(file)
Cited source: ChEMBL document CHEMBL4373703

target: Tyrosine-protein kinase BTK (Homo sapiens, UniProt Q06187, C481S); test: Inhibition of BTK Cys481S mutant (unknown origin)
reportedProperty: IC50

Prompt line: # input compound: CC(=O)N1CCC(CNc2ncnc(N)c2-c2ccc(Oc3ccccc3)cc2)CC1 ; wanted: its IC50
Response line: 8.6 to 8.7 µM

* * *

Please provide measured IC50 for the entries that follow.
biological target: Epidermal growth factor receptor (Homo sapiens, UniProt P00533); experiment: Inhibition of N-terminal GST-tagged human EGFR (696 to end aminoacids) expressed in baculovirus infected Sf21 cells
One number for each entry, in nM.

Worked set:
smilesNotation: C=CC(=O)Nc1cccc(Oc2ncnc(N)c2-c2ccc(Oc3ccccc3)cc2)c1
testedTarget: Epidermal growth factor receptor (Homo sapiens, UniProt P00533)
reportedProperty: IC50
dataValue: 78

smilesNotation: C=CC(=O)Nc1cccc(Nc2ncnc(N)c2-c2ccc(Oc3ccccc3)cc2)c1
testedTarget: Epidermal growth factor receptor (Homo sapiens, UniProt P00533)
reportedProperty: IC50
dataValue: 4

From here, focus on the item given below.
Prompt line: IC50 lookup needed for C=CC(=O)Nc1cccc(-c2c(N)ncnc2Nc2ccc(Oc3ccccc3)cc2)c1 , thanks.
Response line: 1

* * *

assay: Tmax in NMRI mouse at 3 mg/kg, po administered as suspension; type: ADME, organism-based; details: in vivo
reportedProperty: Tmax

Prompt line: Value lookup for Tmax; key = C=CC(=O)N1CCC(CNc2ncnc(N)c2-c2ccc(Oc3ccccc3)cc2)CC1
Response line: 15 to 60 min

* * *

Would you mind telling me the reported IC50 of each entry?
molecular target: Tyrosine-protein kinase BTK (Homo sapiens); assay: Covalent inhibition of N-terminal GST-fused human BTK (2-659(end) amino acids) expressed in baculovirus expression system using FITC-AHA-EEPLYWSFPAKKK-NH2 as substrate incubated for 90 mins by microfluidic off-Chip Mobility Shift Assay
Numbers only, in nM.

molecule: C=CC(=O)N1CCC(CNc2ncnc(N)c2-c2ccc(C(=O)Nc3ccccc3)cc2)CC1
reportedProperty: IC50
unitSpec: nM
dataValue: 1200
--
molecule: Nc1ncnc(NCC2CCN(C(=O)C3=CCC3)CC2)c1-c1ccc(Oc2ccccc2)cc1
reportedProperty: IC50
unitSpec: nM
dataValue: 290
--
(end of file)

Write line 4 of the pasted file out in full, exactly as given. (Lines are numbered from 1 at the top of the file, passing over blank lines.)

Prompt line: # input compound: CC(=O)N1CCC(CNc2ncnc(N)c2-c2ccc(Oc3ccccc3)cc2)CC1 ; wanted: its IC50